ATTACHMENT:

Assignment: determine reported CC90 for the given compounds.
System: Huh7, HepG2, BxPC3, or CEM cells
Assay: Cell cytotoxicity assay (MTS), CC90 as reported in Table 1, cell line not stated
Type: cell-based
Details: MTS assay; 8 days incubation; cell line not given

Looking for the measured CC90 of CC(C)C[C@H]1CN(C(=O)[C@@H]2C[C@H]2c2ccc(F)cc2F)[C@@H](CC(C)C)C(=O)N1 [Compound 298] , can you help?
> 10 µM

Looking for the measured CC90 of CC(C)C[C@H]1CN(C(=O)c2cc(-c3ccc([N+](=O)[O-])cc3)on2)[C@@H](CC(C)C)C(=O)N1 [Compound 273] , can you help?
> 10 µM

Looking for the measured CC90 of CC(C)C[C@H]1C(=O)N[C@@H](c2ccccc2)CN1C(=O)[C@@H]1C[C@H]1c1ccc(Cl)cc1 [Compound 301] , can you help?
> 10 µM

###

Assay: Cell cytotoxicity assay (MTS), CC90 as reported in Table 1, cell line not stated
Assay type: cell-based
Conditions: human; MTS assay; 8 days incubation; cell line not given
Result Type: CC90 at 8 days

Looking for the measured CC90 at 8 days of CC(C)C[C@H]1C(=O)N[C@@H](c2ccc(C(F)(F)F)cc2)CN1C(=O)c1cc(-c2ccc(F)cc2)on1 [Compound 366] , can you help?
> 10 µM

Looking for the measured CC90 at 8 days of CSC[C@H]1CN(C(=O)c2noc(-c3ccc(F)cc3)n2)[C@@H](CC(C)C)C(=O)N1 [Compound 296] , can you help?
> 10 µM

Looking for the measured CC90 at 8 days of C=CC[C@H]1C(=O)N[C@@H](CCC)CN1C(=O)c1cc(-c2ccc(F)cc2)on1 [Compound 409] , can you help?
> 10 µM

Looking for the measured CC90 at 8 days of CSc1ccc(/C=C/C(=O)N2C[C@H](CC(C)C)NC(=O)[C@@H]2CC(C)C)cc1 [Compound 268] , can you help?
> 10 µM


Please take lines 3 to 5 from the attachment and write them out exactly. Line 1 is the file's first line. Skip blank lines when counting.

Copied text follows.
Assay: Cell cytotoxicity assay (MTS), CC90 as reported in Table 1, cell line not stated
Type: cell-based
Details: MTS assay; 8 days incubation; cell line not given